We are what we repeatedly do
Malcolm Gladwell popularised the 10 000-hour rule in his book Outliers. And while some might argue that his assertation is an oversimplification of the research published by Ericsson in the Psychological Review, the idea is obvious really, isn't it...
“We are what we repeatedly do. Excellence, then, is not an act, but a habit.” — Will Durant
There aren’t any quick wins or silver bullets in life and business. Success requires quality repetition and grit to overcome resistance. If you're unfamiliar with Gladwell's book, he asserts that the key to achieving true expertise in any skill is simply a matter of practicing for at least 10,000 hours.
Gladwell estimates that the Beatles put in 10,000 hours of practice playing in Hamburg in the early 1960s, Bill Gates put in 10,000 hours of programming work before founding Microsoft, and famous concert violinists put in 10,000 hours too.
And while some question the validity of the 10,000 hours, the bottom line is you gotta put in the time.
“Our overnight success took 1,000 days.” - Brian Chesky, AirBnb founder.
So if we know that repeatedly practicing (with the right coaching) delivers results... why not just do it?
I'll tell you why: we humans are programmed to find the path of least resistance.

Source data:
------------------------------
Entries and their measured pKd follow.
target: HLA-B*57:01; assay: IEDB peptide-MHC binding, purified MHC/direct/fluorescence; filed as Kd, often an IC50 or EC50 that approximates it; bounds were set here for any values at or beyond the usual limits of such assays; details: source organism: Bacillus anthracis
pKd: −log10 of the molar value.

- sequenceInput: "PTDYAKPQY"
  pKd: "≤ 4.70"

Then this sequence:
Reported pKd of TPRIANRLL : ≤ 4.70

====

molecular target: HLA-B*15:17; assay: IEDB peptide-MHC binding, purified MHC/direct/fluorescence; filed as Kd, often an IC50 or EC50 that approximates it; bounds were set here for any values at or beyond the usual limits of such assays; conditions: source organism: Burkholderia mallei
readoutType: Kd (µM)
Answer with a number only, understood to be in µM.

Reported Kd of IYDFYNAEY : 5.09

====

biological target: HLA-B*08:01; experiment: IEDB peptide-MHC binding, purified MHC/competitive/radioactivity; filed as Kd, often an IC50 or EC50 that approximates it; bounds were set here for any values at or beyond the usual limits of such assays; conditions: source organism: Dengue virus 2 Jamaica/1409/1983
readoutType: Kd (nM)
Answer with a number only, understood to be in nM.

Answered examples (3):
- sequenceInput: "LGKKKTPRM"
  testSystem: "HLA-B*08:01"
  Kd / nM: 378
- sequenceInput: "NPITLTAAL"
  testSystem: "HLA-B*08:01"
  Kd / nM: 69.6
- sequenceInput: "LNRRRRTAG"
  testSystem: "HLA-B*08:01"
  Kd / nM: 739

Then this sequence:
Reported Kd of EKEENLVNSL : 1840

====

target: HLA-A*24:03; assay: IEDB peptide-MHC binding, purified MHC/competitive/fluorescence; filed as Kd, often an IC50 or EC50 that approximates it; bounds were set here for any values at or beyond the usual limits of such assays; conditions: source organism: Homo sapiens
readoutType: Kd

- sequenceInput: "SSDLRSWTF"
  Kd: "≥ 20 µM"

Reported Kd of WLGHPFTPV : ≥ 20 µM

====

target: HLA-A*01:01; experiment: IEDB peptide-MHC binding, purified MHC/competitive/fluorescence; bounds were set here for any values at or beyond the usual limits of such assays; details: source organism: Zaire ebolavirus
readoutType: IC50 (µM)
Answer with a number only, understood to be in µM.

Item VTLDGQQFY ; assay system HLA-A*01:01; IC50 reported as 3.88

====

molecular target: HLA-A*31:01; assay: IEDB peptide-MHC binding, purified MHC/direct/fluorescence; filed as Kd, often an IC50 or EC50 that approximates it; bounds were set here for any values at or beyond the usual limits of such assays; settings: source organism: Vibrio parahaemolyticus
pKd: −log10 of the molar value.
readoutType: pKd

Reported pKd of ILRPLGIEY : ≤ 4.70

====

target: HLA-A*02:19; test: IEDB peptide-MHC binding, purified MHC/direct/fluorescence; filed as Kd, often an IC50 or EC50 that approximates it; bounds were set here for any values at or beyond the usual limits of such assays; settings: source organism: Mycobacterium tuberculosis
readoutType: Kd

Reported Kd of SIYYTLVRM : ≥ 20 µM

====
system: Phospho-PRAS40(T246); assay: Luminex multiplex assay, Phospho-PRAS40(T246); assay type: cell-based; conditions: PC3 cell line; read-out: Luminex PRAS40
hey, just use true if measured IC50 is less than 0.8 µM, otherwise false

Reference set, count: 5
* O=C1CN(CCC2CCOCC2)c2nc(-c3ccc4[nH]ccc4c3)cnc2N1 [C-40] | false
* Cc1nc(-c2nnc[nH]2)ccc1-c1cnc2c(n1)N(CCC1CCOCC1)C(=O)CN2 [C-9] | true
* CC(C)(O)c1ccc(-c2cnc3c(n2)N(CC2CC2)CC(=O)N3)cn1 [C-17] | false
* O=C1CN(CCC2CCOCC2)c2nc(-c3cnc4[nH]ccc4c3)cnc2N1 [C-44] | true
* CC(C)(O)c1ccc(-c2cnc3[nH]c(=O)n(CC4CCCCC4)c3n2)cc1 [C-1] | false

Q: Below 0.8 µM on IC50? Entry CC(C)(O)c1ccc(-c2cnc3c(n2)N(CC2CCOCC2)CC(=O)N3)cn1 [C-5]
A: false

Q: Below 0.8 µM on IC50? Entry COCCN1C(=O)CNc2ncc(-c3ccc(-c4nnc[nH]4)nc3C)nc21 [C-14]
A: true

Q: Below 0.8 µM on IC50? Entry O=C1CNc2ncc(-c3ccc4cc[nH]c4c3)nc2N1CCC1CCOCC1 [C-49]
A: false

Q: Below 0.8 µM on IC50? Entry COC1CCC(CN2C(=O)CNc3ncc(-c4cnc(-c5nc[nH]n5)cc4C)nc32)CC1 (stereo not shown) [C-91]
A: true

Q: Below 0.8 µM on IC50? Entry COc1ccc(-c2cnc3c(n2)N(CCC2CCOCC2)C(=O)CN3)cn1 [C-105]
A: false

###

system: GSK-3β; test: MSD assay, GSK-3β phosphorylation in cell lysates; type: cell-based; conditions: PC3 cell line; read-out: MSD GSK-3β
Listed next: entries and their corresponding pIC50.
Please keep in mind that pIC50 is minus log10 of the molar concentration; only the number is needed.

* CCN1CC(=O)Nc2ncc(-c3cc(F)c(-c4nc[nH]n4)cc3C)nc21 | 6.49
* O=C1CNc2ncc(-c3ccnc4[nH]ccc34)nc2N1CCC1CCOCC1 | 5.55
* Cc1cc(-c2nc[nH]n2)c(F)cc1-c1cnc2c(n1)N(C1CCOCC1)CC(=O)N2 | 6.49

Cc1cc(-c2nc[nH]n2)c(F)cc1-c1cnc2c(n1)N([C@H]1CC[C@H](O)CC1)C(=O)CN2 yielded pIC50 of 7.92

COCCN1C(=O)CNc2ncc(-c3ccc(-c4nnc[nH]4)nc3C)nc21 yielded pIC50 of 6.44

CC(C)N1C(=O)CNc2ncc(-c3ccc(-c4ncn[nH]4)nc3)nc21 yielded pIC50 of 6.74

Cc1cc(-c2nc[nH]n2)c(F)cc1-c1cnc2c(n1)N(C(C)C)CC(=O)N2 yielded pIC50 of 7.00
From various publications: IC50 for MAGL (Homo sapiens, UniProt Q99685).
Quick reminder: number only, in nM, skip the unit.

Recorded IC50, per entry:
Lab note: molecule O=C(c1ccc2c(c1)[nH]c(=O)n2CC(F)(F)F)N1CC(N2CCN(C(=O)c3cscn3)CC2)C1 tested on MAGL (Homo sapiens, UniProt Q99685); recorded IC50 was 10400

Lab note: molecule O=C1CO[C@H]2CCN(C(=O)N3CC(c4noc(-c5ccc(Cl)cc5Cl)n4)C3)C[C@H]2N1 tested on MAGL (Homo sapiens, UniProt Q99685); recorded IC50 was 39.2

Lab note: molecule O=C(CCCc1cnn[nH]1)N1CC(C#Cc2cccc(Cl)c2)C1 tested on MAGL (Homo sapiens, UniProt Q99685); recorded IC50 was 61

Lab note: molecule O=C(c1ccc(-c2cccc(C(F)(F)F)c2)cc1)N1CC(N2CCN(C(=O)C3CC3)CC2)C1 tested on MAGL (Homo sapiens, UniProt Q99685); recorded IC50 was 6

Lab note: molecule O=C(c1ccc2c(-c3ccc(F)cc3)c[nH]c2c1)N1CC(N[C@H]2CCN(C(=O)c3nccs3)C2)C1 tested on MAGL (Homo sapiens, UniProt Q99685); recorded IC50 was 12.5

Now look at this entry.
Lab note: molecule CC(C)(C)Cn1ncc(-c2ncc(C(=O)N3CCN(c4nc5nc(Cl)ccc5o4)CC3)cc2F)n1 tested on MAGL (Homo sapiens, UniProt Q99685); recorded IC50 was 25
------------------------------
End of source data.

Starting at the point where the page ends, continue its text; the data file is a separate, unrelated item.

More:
Here's an example...
I committed myself to cold water swimming. The benefits are clear, it: boosts my immune system, reduces stress, burns calories, improves circulation, gives you a natural high, and those are the ones I can remember. But even after daily dips in the lake, it takes serious grit to overcome the mental resistance to plunge into the icy water.
My body keeps telling me that sitting on my couch, in a warm home, and watching Chris Hemsworth freeze his ass off in the Arctic is a far better idea.
But I repeatedly force myself to overcome the resistance and take the plunge.
When it comes to the goals you've set personally and professionally, the same remains true...
If writing three articles a week is what it's going to take for your business to become the go-to source of information in your industry. Or if having daily huddles is what it's going to take to create a high-performing leadership team. Push through the resistance.
When your head tells you to put off writing to binge on Netflix or sacrifice a huddle for something "more important," push through the resistance and put in the time. Repeatedly taking the path of least resistance and putting in a sub-optimal effort yet expecting top results is a pipe dream.
One final point, according to Daniel Goleman, deliberate practice is often guided by an expert, skilled coach or mentor – “someone with an expert eye". Coaches and mentors can offer feedback on specific ways to improve, and without feedback, you don’t perform among the best.
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